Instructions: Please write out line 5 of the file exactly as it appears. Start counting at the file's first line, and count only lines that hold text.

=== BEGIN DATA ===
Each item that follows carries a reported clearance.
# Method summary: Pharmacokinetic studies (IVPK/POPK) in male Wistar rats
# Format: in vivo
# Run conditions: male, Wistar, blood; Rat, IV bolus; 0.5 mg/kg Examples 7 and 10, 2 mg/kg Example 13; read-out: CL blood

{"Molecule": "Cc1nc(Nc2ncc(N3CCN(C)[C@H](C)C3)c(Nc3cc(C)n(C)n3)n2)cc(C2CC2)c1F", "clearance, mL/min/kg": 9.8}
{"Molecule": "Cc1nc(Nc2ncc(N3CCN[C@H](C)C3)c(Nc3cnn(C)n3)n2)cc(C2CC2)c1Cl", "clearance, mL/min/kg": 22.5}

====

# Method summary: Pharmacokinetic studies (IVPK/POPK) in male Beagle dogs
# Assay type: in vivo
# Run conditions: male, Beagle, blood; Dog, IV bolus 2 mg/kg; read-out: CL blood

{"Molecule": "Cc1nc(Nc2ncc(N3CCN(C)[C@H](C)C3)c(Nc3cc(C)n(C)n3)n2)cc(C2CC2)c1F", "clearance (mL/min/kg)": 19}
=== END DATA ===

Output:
{"Molecule": "Cc1nc(Nc2ncc(N3CCN(C)[C@H](C)C3)c(Nc3cc(C)n(C)n3)n2)cc(C2CC2)c1F", "clearance, mL/min/kg": 9.8}